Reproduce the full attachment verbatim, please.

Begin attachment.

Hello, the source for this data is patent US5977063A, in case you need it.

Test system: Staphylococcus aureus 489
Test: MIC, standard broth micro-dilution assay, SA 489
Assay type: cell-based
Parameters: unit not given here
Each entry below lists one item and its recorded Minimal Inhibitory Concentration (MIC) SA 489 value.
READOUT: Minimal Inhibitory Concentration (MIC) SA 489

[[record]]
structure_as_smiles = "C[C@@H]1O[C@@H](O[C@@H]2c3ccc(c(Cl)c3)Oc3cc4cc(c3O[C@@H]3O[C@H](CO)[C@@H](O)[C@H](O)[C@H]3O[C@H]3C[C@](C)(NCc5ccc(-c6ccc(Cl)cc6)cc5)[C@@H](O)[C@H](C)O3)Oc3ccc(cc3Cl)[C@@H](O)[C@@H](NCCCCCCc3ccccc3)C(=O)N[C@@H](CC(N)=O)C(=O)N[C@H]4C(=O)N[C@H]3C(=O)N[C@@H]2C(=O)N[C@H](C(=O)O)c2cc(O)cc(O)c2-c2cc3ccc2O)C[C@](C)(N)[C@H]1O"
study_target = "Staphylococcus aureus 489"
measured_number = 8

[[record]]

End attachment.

Hello, the source for this data is patent US5977063A, in case you need it.

Test system: Staphylococcus aureus 489
Test: MIC, standard broth micro-dilution assay, SA 489
Assay type: cell-based
Parameters: unit not given here
Each entry below lists one item and its recorded Minimal Inhibitory Concentration (MIC) SA 489 value.
READOUT: Minimal Inhibitory Concentration (MIC) SA 489

[[record]]
structure_as_smiles = "C[C@@H]1O[C@@H](O[C@@H]2c3ccc(c(Cl)c3)Oc3cc4cc(c3O[C@@H]3O[C@H](CO)[C@@H](O)[C@H](O)[C@H]3O[C@H]3C[C@](C)(NCc5ccc(-c6ccc(Cl)cc6)cc5)[C@@H](O)[C@H](C)O3)Oc3ccc(cc3Cl)[C@@H](O)[C@@H](NCCCCCCc3ccccc3)C(=O)N[C@@H](CC(N)=O)C(=O)N[C@H]4C(=O)N[C@H]3C(=O)N[C@@H]2C(=O)N[C@H](C(=O)O)c2cc(O)cc(O)c2-c2cc3ccc2O)C[C@](C)(N)[C@H]1O"
study_target = "Staphylococcus aureus 489"
measured_number = 8

[[record]]